fine-tune your garden: designer katherine tracey helps us take a hard look
NEEDING TO FINE-TUNE your garden’s design, but not sure how to begin? Katherine Tracey of Avant Gardens helps us take a virtual walk through our gardens–suggesting clever tactics like looking through a camera lens to learn to frame better garden moments; creating a holding bed for onesies that just aren’t working where they are; and putting bluestone landing pads for colorful, changeable pots in key spots.
When Katherine Tracey and her husband, Chris, aren’t manning Avant Gardens, their longtime retail and mail-order nursery in Dartmouth, Massachusetts–which I am proud is a sponsor of A Way to Garden, and a friend—they are out helping others make, and refine, their landscapes. Chris is a master dry-stone artisan, so his work is often one signature of their landscapes.
The “sense of place” of the nursery (which is also their home), as Katherine describes it: “Intimate, but not fussy, with a wide variety of plants, but not one of this and one of that everywhere.”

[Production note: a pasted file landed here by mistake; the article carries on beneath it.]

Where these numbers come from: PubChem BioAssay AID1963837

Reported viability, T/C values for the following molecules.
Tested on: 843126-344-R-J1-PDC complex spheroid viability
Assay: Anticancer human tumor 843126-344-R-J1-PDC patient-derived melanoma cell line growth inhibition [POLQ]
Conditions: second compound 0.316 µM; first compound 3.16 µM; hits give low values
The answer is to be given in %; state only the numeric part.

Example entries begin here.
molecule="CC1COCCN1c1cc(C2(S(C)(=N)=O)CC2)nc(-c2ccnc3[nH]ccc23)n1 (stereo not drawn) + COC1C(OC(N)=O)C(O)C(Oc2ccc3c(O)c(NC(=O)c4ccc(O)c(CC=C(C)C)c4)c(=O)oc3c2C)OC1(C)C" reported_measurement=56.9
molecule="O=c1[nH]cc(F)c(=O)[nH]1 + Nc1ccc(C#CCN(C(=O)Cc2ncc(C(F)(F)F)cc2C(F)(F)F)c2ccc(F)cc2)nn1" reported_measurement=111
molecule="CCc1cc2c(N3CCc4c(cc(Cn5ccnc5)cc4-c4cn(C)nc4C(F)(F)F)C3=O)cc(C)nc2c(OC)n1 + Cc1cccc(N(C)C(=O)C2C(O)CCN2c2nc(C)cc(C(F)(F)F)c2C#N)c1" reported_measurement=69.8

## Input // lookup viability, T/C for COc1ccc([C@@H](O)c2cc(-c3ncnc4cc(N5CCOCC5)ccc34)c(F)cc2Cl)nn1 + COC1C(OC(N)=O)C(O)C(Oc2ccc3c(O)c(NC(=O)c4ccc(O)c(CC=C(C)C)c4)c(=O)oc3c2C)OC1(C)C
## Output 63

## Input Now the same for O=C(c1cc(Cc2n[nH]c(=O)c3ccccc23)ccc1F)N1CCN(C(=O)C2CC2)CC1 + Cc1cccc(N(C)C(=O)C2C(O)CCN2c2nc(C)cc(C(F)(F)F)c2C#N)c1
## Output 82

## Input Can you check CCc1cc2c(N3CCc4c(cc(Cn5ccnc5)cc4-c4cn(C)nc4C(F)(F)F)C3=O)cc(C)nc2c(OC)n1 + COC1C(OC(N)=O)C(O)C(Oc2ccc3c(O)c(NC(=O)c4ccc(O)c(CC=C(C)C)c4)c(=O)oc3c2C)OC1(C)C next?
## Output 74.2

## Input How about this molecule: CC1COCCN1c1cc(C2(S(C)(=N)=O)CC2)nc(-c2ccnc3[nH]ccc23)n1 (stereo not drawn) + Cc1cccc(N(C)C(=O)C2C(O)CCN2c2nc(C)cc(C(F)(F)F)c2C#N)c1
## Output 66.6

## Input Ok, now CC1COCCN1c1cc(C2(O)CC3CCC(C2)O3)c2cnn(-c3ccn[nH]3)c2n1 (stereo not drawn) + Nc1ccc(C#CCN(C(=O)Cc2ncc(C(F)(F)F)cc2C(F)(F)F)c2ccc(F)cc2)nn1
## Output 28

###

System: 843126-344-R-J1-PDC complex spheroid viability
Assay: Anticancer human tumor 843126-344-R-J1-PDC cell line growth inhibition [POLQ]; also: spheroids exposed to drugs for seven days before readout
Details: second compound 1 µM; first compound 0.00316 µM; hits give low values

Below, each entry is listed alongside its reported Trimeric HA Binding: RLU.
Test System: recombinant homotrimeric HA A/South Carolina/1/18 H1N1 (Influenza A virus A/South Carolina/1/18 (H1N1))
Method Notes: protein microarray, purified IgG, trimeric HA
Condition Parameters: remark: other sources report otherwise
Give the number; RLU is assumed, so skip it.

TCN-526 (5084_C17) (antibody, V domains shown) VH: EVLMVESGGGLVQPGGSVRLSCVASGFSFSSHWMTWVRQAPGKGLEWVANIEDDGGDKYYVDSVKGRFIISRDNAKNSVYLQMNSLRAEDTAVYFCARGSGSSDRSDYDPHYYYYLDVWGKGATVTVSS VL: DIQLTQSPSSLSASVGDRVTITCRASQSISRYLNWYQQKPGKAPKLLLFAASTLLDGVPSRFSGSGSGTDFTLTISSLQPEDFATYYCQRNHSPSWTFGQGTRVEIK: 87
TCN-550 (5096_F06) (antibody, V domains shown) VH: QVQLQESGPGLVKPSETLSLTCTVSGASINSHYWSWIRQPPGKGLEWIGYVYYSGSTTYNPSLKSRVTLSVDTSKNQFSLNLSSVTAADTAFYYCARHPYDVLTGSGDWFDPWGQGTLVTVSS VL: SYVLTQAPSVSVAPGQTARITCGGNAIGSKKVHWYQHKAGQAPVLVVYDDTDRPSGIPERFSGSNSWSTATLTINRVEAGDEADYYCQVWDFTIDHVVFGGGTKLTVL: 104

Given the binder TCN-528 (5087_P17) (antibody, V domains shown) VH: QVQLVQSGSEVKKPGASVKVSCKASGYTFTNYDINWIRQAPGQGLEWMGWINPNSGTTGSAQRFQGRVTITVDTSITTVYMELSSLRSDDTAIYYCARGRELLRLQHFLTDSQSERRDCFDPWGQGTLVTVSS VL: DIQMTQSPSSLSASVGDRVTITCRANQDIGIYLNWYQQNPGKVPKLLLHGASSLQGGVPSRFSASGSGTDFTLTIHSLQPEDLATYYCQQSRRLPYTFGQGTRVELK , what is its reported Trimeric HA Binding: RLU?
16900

In a Q&A, Katherine and I talked about taking a sharper look at our home landscapes with an eye to enhancements.
my garden-design q&a with katherine tracey
A. Folks who have already established gardens are looking for advice on how to make their garden come together. They realize they have a collection of plants, but they are not arranged in a satisfying way.
Another reason: They may find that their garden looks great in May and June, and then it’s a dud for the rest of the season, and need help extending the color and interest. Our personal garden has a lot of late-summer and fall bloomers–plants that wait until the end of the season to bloom, and usually look healthy and happy all summer.
Q. Let’s pretend we are walking through a new client’s garden, the first time. Where do you begin—indoors? out?—and what are some of the first things you as the adviser are looking for?